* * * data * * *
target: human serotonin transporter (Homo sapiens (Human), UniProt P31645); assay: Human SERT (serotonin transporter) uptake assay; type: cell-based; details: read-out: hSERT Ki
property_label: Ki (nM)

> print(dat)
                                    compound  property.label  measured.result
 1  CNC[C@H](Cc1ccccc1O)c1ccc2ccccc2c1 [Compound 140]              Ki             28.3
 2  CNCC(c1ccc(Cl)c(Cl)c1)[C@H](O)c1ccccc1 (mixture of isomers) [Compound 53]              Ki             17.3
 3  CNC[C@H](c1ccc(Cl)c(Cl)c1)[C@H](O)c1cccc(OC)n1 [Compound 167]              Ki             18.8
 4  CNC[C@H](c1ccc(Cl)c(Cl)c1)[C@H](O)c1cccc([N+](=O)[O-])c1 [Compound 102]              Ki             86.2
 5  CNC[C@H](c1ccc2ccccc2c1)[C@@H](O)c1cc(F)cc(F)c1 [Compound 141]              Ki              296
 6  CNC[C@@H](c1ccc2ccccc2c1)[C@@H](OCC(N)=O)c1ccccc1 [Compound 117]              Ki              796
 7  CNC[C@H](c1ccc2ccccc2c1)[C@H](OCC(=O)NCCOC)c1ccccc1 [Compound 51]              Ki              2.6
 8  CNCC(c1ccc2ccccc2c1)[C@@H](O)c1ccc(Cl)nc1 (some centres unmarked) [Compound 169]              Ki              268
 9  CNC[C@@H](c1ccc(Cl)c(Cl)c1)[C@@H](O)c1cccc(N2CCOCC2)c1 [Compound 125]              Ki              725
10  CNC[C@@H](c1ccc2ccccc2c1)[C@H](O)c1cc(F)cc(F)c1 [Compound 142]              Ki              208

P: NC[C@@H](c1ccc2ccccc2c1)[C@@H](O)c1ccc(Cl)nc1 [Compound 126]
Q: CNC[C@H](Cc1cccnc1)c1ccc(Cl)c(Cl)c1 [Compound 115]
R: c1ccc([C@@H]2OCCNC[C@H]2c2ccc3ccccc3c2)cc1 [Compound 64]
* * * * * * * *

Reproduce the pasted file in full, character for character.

target: human serotonin transporter (Homo sapiens (Human), UniProt P31645); assay: Human SERT (serotonin transporter) uptake assay; type: cell-based; details: read-out: hSERT Ki
property_label: Ki (nM)

> print(dat)
                                    compound  property.label  measured.result
 1  CNC[C@H](Cc1ccccc1O)c1ccc2ccccc2c1 [Compound 140]              Ki             28.3
 2  CNCC(c1ccc(Cl)c(Cl)c1)[C@H](O)c1ccccc1 (mixture of isomers) [Compound 53]              Ki             17.3
 3  CNC[C@H](c1ccc(Cl)c(Cl)c1)[C@H](O)c1cccc(OC)n1 [Compound 167]              Ki             18.8
 4  CNC[C@H](c1ccc(Cl)c(Cl)c1)[C@H](O)c1cccc([N+](=O)[O-])c1 [Compound 102]              Ki             86.2
 5  CNC[C@H](c1ccc2ccccc2c1)[C@@H](O)c1cc(F)cc(F)c1 [Compound 141]              Ki              296
 6  CNC[C@@H](c1ccc2ccccc2c1)[C@@H](OCC(N)=O)c1ccccc1 [Compound 117]              Ki              796
 7  CNC[C@H](c1ccc2ccccc2c1)[C@H](OCC(=O)NCCOC)c1ccccc1 [Compound 51]              Ki              2.6
 8  CNCC(c1ccc2ccccc2c1)[C@@H](O)c1ccc(Cl)nc1 (some centres unmarked) [Compound 169]              Ki              268
 9  CNC[C@@H](c1ccc(Cl)c(Cl)c1)[C@@H](O)c1cccc(N2CCOCC2)c1 [Compound 125]              Ki              725
10  CNC[C@@H](c1ccc2ccccc2c1)[C@H](O)c1cc(F)cc(F)c1 [Compound 142]              Ki              208

P: NC[C@@H](c1ccc2ccccc2c1)[C@@H](O)c1ccc(Cl)nc1 [Compound 126]
Q: CNC[C@H](Cc1cccnc1)c1ccc(Cl)c(Cl)c1 [Compound 115]
R: c1ccc([C@@H]2OCCNC[C@H]2c2ccc3ccccc3c2)cc1 [Compound 64]